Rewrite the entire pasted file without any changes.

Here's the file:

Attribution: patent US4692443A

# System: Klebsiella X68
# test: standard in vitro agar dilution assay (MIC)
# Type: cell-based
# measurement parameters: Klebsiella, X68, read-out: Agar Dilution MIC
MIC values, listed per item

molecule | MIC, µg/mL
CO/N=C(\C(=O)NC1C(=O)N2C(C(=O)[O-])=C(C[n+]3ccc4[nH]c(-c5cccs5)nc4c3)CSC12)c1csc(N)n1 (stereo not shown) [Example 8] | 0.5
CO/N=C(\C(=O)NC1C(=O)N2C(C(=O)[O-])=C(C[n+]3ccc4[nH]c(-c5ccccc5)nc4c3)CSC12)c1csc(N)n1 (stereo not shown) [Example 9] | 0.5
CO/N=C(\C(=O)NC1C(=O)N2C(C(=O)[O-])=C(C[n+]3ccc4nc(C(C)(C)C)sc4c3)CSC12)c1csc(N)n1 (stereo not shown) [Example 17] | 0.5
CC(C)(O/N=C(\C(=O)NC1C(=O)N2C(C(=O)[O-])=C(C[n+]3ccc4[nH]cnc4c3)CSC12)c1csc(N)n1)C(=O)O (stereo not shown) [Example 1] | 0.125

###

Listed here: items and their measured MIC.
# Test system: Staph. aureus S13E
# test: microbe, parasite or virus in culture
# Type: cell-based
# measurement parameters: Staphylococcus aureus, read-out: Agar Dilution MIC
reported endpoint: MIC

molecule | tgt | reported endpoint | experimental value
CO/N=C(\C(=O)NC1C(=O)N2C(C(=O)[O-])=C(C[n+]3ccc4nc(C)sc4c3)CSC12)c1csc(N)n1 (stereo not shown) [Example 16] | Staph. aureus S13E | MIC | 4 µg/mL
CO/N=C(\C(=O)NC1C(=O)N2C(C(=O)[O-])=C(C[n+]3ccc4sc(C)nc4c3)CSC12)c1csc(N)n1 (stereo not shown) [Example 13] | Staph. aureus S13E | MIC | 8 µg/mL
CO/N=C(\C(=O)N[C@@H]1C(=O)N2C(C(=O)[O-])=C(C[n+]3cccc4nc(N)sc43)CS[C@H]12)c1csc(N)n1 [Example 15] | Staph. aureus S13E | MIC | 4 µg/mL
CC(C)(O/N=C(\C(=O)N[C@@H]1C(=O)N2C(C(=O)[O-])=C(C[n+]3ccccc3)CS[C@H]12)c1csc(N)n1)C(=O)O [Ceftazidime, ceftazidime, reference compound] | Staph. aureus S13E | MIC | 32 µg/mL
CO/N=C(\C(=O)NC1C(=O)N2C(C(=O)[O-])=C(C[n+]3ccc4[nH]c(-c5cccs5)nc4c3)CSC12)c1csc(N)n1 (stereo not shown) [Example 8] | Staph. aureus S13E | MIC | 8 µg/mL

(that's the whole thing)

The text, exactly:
Attribution: patent US4692443A

# System: Klebsiella X68
# test: standard in vitro agar dilution assay (MIC)
# Type: cell-based
# measurement parameters: Klebsiella, X68, read-out: Agar Dilution MIC
MIC values, listed per item

molecule | MIC, µg/mL
CO/N=C(\C(=O)NC1C(=O)N2C(C(=O)[O-])=C(C[n+]3ccc4[nH]c(-c5cccs5)nc4c3)CSC12)c1csc(N)n1 (stereo not shown) [Example 8] | 0.5
CO/N=C(\C(=O)NC1C(=O)N2C(C(=O)[O-])=C(C[n+]3ccc4[nH]c(-c5ccccc5)nc4c3)CSC12)c1csc(N)n1 (stereo not shown) [Example 9] | 0.5
CO/N=C(\C(=O)NC1C(=O)N2C(C(=O)[O-])=C(C[n+]3ccc4nc(C(C)(C)C)sc4c3)CSC12)c1csc(N)n1 (stereo not shown) [Example 17] | 0.5
CC(C)(O/N=C(\C(=O)NC1C(=O)N2C(C(=O)[O-])=C(C[n+]3ccc4[nH]cnc4c3)CSC12)c1csc(N)n1)C(=O)O (stereo not shown) [Example 1] | 0.125

###

Listed here: items and their measured MIC.
# Test system: Staph. aureus S13E
# test: microbe, parasite or virus in culture
# Type: cell-based
# measurement parameters: Staphylococcus aureus, read-out: Agar Dilution MIC
reported endpoint: MIC

molecule | tgt | reported endpoint | experimental value
CO/N=C(\C(=O)NC1C(=O)N2C(C(=O)[O-])=C(C[n+]3ccc4nc(C)sc4c3)CSC12)c1csc(N)n1 (stereo not shown) [Example 16] | Staph. aureus S13E | MIC | 4 µg/mL
CO/N=C(\C(=O)NC1C(=O)N2C(C(=O)[O-])=C(C[n+]3ccc4sc(C)nc4c3)CSC12)c1csc(N)n1 (stereo not shown) [Example 13] | Staph. aureus S13E | MIC | 8 µg/mL
CO/N=C(\C(=O)N[C@@H]1C(=O)N2C(C(=O)[O-])=C(C[n+]3cccc4nc(N)sc43)CS[C@H]12)c1csc(N)n1 [Example 15] | Staph. aureus S13E | MIC | 4 µg/mL
CC(C)(O/N=C(\C(=O)N[C@@H]1C(=O)N2C(C(=O)[O-])=C(C[n+]3ccccc3)CS[C@H]12)c1csc(N)n1)C(=O)O [Ceftazidime, ceftazidime, reference compound] | Staph. aureus S13E | MIC | 32 µg/mL
CO/N=C(\C(=O)NC1C(=O)N2C(C(=O)[O-])=C(C[n+]3ccc4[nH]c(-c5cccs5)nc4c3)CSC12)c1csc(N)n1 (stereo not shown) [Example 8] | Staph. aureus S13E | MIC | 8 µg/mL